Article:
Beyond Buying "Green" Paint: Five Practices To Make Your Art Studio And Life More Environmentally Friendly

If you love the planet and want to be as environmentally friendly  as possible, you are probably already committed to searching for the greenest paints from environmentally-conscious companies. However, there is more that you can do. Love the planet? Then, consider incorporating these green practises into your studio and life:

1. Let yourself breathe.

A green life isn't just about protecting the planet -- it's also about protecting your health and safety. To that end, make sure that your studio is well ventilated. You should be able to open doors and windows to allow air in and out, and when that isn't possible, you should have a ventilation system. If you've retrofitted a closet or storage room as your studio, extend the vents from your HVAC system to this area to allow air to circulate.

Unfortunately, even if you buy environmentally-friendly watercolors, they often still have chemical-based pigments or binders. If you don't have adequate ventilation to your studio, those chemicals will hang in the air, and you will inhale them, causing potential damage to yourself.

2. Make your own paints.

If you want paints that are completely natural, consider making your own. That way, you know exactly where every element is sourced, and you can control your supply line closely. Natural paints feature bases ranging from sand to flour paste, eggs, or acrylic.

Rather than being chemical based, the binders consist of natural materials such as limestone powder, wheat paste, honey or white soap. Finally, you use earth and mineral pigments, naturally occurring materials that have been used in painting for centuries, to add color.

3. Plan a disposal strategy.

Whether you use homemade paints or green, store-bought paints, you need to have a disposal strategy. Contact your local sanitation department to learn about the exact rules in your area. In some cases, you will be allowed to throw some paints out with your garbage, but certain paints are banned from going to the landfill.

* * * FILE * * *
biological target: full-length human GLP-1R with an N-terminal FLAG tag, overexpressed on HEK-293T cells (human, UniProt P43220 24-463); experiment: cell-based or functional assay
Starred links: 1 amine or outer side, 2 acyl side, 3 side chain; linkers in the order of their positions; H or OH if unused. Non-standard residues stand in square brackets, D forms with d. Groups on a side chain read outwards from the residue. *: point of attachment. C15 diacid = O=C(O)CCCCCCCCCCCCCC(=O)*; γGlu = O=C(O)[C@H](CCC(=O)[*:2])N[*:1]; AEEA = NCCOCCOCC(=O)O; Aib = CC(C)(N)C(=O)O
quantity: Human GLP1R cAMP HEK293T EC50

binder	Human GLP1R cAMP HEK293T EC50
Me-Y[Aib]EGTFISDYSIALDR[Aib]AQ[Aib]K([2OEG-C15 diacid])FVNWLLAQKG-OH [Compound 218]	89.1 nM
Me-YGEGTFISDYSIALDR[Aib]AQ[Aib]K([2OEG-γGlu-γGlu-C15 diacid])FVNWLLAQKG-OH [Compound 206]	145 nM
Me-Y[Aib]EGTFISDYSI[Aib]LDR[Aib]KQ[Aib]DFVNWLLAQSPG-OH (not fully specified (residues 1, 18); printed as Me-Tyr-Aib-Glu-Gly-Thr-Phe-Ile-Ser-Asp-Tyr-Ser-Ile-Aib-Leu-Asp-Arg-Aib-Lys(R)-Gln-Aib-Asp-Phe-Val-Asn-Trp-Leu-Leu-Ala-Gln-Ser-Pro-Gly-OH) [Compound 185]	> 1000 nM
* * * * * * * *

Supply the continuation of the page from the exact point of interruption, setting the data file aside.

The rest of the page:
Luckily, there are recycling programs to collect these paints. Alternatively, consider donating paint you don't want to local art programs or schools.

4. Do a background check of all your art supplies.

It's not just paint that can have an impact on the environment. Everything you buy engages with the environment in some way or another, and it's up to you to investigate all of the supplies you buy and decide if you're comfortable with their environmental footprints.

For example, if you are buying an easel, look into where the wood was sourced. Ideally, it should be from sustainable forest rather than from an old growth forest. If possible, the stain and sealant should be green as well.

Finally, regardless of which types of art supplies you are buying, think about the company as well. Are its practices green? Does it focus on safe, planet-friendly paints? Does it offer its employees a healthy, green place to work? Considering questions like this can help you find a supplier who feels like a partner in your efforts to be more environmental.

5. Think critically about your concept of green.

The concept of "environmentally friendly" isn't always cut and dry. For example, imagine a product used in a paint is biodegradable. In that regard, it is positive for the environment. However, it is only available on the other side of the planet. As a result, it takes a lot of fuel to get that ingredient into your paint. That has a harmful effect on the environment.

Ultimately, although the process can be confusing, it's up to you to think critically about your choices and decide what works the best with your planet-friendly philosophy.

Want to learn more about environmentally friendly paint supplies? Talk with a retailer that carries paint supplies today.

 


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